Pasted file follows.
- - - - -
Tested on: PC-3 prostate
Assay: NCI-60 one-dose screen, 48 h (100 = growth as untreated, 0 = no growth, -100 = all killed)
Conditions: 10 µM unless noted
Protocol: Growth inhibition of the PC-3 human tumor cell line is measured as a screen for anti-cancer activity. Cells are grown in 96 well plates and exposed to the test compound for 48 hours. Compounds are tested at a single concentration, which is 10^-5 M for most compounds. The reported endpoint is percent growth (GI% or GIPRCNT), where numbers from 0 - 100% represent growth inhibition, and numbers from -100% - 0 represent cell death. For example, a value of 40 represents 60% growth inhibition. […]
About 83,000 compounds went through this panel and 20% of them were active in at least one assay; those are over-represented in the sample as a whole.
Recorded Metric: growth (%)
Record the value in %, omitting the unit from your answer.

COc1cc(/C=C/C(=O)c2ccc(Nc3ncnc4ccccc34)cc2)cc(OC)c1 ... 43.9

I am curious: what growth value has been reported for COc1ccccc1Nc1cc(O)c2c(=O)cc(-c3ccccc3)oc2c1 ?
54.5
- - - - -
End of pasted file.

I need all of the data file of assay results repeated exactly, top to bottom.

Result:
Tested on: PC-3 prostate
Assay: NCI-60 one-dose screen, 48 h (100 = growth as untreated, 0 = no growth, -100 = all killed)
Conditions: 10 µM unless noted
Protocol: Growth inhibition of the PC-3 human tumor cell line is measured as a screen for anti-cancer activity. Cells are grown in 96 well plates and exposed to the test compound for 48 hours. Compounds are tested at a single concentration, which is 10^-5 M for most compounds. The reported endpoint is percent growth (GI% or GIPRCNT), where numbers from 0 - 100% represent growth inhibition, and numbers from -100% - 0 represent cell death. For example, a value of 40 represents 60% growth inhibition. […]
About 83,000 compounds went through this panel and 20% of them were active in at least one assay; those are over-represented in the sample as a whole.
Recorded Metric: growth (%)
Record the value in %, omitting the unit from your answer.

COc1cc(/C=C/C(=O)c2ccc(Nc3ncnc4ccccc34)cc2)cc(OC)c1 ... 43.9

I am curious: what growth value has been reported for COc1ccccc1Nc1cc(O)c2c(=O)cc(-c3ccccc3)oc2c1 ?
54.5